ROANOKE, Va. – We don’t often write about weather in other parts of the country, but when we do - it’s because a) it’s remarkable and/or b) it will eventually affect our weather in southwest and central Virginia.
Denver, Colorado, a city that averages 56″ of snow per year, has gone 230 days without measurable snow (0.1″ or more). The longest snow drought on record in the Mile High City is 232 days set back in 1887.
That drought could end later this week, however, as a storm system dumps snow on the Rockies between Thursday and Friday.
Snow in the Rockies in December isn’t uncommon. However, this storm system will have some less-than-common impacts as it moves farther to the east.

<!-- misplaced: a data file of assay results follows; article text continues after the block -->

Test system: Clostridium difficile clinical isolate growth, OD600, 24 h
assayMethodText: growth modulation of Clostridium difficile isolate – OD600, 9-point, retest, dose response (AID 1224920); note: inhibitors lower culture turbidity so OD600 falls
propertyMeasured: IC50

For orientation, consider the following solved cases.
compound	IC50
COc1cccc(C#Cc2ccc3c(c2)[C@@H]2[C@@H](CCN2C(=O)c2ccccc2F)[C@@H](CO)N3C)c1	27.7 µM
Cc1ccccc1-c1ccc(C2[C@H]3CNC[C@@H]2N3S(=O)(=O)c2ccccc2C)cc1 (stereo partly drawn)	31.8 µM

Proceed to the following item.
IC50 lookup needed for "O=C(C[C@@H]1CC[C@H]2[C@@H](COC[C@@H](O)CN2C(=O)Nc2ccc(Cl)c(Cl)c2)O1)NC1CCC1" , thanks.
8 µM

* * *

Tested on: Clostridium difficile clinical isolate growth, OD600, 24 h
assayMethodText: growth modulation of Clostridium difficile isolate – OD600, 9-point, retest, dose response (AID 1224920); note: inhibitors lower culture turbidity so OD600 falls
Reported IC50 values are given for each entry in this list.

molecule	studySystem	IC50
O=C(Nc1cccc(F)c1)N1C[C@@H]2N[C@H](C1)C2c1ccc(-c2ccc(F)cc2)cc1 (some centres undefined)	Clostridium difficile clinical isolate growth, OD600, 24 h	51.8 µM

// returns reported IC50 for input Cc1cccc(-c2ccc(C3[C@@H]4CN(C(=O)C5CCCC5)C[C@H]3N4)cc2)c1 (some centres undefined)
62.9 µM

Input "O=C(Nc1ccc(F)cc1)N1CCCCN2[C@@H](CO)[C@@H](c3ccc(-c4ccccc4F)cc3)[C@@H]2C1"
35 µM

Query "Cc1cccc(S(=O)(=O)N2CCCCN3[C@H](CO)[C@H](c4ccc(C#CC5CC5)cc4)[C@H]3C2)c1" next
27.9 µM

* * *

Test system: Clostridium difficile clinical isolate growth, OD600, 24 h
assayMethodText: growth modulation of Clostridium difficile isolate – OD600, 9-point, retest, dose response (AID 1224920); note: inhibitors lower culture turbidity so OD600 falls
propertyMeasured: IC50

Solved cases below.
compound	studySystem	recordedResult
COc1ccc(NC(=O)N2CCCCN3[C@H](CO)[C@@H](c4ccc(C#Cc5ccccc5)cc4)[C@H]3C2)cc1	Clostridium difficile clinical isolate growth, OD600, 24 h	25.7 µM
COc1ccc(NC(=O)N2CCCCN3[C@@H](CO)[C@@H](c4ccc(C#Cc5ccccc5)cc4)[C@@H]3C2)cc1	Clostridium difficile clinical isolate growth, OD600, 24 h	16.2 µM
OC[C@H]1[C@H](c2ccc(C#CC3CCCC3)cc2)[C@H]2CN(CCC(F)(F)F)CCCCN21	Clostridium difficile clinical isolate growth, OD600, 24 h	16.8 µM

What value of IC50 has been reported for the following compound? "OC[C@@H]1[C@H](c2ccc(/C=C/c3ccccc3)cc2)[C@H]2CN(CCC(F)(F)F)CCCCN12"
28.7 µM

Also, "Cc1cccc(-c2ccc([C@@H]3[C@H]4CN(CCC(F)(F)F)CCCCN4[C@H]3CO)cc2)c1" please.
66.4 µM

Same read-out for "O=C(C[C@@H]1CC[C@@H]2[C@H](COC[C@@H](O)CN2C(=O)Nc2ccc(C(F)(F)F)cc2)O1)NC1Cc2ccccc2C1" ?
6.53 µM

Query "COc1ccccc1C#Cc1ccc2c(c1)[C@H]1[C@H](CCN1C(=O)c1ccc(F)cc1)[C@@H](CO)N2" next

The counter-clockwise wind around storm systems in the Northern Hemisphere means that this will start pumping unseasonably warm, humid air into the Tennessee River Valley and Mid-South Friday into late Friday night.
That’s where there’s the chance for severe thunderstorms.
As this storm moves farther east, it will continue to pump unseasonably warm air into southwest and central Virginia. This leads to near-record warmth in our area late Saturday morning and early Saturday afternoon.
Shortly thereafter, this storm will have enough life left to push some rain (possibly with some rumbles of thunder) through our area.
Once it passes, the northwest wind behind it picks up and drops temperatures into Sunday.
Don’t get used to that, though. Long-range outlooks show a high likelihood of above average temperatures and below average precipitation through at least next week.